Sangcura Sprudel Water Page: 3
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SANGCURA SPRUDEL WELLS.
c4merican Sanitary Waters for the American People Superior to those
enjoyed by the Invalid Kings of Europe.
The American people will
see, a point if you only give
The point they see now is
itha, after all, there is notthing
those fo n s s is te particularly holy about these
imported health waters, with
heir kings crowns for trade-
marks, ntwithstandicngi the idola-
trous prices hereofore paid for
them by "some folks" out of
veneration for what foreign.
Oher authoritiesThe point i s or e y thy, hd that, -
we have been smoothly fooled
in the matters hypnotized as it were that the only sanctity attaching to
those foreign springs is the sanctity attachingn to distance and to the fact
of their being patronized by dissipated monarchs with ailing, kidneys, the
American feels ing at present beig that we ought not too much to worshie that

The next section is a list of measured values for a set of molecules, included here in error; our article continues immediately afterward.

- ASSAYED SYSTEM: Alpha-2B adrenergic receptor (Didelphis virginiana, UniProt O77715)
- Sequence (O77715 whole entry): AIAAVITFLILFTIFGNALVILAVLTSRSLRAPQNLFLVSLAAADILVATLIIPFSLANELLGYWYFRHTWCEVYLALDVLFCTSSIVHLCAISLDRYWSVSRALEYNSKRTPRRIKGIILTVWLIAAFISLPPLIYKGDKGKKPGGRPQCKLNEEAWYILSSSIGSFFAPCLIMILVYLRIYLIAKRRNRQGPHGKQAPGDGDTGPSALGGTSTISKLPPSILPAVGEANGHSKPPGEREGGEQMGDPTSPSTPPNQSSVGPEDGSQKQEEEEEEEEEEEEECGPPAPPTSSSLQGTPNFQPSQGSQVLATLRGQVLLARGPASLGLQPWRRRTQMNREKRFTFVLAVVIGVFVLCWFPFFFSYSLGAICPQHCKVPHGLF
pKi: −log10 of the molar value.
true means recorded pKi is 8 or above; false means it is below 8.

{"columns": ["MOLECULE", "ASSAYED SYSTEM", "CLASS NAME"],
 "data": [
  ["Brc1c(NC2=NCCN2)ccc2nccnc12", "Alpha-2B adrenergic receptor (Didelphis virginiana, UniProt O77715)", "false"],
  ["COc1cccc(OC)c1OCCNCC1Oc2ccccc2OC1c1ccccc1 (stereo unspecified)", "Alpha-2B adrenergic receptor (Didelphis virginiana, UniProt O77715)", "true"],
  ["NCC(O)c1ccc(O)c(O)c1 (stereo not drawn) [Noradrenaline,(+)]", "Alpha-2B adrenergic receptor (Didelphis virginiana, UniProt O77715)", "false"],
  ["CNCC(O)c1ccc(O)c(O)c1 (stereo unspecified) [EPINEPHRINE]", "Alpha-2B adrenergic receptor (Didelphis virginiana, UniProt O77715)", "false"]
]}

kind of excellence, nor pay too much money for it by the bottle.
The best medicinal wells in the world are located in North America.
Prof. R. G. Eccles, of New York, late chairman of the New York State
Committee on Adulterations, and eminent as an authority in chemistry, says
that he would prefer the laxative and remedial waters of Sangcura Sprudel
Wells of Texas to either the Frederickschalle or Hunyadi Janos, the most
noted of all imported waters.
Other authorities, equally illustrious or equally trustworthy, hold that,
with our native Sangcura Sprudel, there is no more pretext for importing
medicinal waters than for importing hen's eggs-that the fancy for foreign
waters is only an idolatrous hallucination like the hankering, for new patent
medicines that come in a newspaper halo big, enough to cover a horse.
American medical men claim that in nature's wild mountain wells-the
Sangcura Sprudel Wells of Central Texas-we -have an American sanitary
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Sangcura Sprudel Water, pamphlet, 1900; (https://texashistory.unt.edu/ark:/67531/metapth60960/m1/3/: accessed September 19, 2020), University of North Texas Libraries, The Portal to Texas History, https://texashistory.unt.edu; crediting Boyce Ditto Public Library.